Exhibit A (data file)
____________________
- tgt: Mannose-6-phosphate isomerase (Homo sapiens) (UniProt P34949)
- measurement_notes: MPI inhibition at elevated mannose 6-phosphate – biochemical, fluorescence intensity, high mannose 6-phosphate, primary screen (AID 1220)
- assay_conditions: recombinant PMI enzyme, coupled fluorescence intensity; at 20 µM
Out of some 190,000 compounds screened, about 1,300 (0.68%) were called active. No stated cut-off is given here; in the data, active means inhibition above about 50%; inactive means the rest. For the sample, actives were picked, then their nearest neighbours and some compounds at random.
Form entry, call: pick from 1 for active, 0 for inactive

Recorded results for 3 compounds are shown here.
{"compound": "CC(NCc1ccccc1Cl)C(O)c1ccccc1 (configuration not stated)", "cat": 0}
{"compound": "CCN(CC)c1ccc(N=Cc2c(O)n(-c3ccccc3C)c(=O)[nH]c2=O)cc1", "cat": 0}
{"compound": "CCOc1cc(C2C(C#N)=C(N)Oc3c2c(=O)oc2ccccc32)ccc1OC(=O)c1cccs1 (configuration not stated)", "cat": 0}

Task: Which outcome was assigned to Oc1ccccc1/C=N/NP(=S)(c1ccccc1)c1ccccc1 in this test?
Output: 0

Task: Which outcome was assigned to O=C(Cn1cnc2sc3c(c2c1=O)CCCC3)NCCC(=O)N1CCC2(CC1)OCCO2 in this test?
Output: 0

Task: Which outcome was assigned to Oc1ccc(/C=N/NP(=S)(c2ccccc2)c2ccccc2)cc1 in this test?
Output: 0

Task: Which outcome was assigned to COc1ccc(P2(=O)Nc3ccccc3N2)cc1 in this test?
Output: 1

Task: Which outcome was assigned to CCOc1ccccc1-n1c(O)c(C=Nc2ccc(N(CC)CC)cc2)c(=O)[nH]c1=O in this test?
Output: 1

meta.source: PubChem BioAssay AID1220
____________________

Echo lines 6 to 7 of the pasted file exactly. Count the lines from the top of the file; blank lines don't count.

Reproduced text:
Recorded results for 3 compounds are shown here.
{"compound": "CC(NCc1ccccc1Cl)C(O)c1ccccc1 (configuration not stated)", "cat": 0}